Adjunct faculty aim for union

Graphic Credit: Kevin O’Keeffe | The Los Angeles Loyolan

Originally published in the Los Angeles Loyolan. For original, please refer to: Adjunct faculty aim for union – The Los Angeles Loyolan.

Chiara Sulprizio, a visiting professor at LMU, adopted a baby in March. The adoption had been in the works for quite some time, but the child, Evan, arrived earlier than planned.

“My husband and I had intended to get the baby in summer,” Sulprizio said. “But as is the case with most babies, they come when they want to come.”

Evan arrived in the middle of spring break, when Sulprizio was visiting family in Reno, Nev. Coincidentally, Evan was also in Reno – serendipity Sulprizio said she couldn’t ignore.

She got the call Sunday and picked Evan up on Wednesday. Due to technicalities with the adoption, Sulprizio couldn’t leave Nevada until into the school week, cancelling her class the following Tuesday.

“And that was all the time I took off,” Sulprizio said. “One day. Just one day.”

Ordinarily, someone in Sulprizio’s situation would have colleagues informally cover for her. But Sulprizio is one of three professors in the classics and archaeology department and teaches four classes. Finding a cover for maternity leave is impossible – and as a non-tenure track professor, Sulprizio was confused as to whether she had the right to take time off.

“Admittedly, I did not demand anything,” Sulprizio said about petitioning for leave. “But even if I did, it doesn’t mean I would have gotten it. It’s not that anybody said to me, ‘No, you cannot take a leave.’ But realistically, how would that have worked?”

Sulprizio is in her third year, often the last for visiting professors at LMU. However, unlike other part-time professors, she has four classes, instead of just one or two. She is still a member of contingent faculty – the broader term used to describe those who must reapply for their positions on a semester-by-semester or year-by-year basis. And it is those contingent faculty members who are now considering unionizing.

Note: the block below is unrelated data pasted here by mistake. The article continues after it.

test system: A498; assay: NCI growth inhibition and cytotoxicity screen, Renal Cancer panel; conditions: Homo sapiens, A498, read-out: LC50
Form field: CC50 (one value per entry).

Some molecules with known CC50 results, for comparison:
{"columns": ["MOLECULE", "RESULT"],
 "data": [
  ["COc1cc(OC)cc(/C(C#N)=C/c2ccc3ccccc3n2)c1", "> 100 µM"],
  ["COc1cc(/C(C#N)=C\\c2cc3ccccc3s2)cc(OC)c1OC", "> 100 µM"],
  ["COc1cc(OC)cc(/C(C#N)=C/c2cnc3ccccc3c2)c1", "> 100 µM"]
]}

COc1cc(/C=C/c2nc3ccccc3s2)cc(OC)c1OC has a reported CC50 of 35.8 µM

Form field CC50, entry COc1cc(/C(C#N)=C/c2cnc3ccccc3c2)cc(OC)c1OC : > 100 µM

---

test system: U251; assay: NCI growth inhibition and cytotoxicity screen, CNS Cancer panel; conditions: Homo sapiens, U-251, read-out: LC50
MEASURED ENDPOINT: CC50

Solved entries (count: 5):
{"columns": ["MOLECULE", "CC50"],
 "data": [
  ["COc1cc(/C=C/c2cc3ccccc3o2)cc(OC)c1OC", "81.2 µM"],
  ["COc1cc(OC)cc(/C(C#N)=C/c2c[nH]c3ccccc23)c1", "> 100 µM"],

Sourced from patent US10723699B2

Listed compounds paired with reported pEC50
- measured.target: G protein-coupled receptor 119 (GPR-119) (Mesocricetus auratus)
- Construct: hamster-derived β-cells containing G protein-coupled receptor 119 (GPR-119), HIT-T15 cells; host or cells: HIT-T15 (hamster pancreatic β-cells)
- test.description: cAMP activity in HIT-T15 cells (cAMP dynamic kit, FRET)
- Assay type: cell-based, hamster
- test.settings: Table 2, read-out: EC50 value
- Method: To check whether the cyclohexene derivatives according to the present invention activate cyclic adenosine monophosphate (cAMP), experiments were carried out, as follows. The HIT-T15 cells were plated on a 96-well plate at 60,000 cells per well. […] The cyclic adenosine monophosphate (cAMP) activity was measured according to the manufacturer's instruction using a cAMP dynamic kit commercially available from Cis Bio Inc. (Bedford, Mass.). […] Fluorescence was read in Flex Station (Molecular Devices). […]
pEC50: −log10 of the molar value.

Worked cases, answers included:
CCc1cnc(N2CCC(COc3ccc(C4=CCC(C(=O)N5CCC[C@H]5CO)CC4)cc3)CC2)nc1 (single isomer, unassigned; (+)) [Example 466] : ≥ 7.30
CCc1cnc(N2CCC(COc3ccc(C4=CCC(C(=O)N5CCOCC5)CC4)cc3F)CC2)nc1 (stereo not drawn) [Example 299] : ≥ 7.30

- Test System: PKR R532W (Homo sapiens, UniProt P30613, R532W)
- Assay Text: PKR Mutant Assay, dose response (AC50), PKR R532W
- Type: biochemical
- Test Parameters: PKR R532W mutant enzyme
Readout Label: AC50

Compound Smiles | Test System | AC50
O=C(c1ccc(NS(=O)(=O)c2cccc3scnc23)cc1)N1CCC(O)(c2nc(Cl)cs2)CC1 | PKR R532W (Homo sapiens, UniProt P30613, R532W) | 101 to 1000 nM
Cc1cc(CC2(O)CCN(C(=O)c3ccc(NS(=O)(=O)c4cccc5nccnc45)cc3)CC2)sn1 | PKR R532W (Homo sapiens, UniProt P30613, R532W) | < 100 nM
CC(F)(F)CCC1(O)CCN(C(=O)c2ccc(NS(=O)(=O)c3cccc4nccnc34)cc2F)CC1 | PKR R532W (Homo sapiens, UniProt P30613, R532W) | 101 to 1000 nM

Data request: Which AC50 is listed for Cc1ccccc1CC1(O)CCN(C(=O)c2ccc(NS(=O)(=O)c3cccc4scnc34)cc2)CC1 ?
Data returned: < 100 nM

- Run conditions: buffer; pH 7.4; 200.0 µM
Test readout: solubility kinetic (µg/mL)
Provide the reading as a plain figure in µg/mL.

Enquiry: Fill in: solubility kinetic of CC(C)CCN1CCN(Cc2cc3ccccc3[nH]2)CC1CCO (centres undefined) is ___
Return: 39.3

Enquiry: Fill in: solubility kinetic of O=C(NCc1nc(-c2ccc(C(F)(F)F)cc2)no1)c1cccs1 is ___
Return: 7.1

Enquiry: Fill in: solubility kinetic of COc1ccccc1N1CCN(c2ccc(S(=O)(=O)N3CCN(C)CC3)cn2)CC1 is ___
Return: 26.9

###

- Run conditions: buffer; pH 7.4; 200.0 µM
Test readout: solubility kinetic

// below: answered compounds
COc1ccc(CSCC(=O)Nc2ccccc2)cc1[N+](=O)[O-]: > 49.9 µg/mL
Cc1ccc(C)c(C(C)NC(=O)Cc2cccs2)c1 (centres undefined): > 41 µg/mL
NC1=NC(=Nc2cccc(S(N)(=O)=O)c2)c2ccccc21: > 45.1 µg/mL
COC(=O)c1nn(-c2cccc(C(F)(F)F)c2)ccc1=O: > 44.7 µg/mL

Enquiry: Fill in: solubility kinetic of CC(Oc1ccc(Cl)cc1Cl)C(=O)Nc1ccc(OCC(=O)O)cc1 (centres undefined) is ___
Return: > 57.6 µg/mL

As of 2012, 51 percent of LMU professors are employed part-time, according to Andrew Dilts, a political science professor on the tenure track. A former adjunct professor at other universities, Dilts has a strong interest in the trend of what he terms “adjunctification” – the shift towards more part-time professors versus full-time – not only at LMU, but nationally.

“In the 1970s, 70 percent of everyone who was teaching at an institute of higher education was on the tenure track,” Dilts said. “In 2011, 30 percent of instructors at institutions of higher education were on the tenure track. So it’s reversed in the course of a 40-year period.”

According to Anna Harrison, a full-time professor in the theological studies department, contingent faculty are ineligible for health care benefits and can’t buy in to a group plan. No part-time faculty are permitted to sit on committees. Additionally, according to Harrison, the academic freedom touted by University President David W. Burcham during his Convocation address this year is put in jeopardy when part-time professors lack the job security of tenure.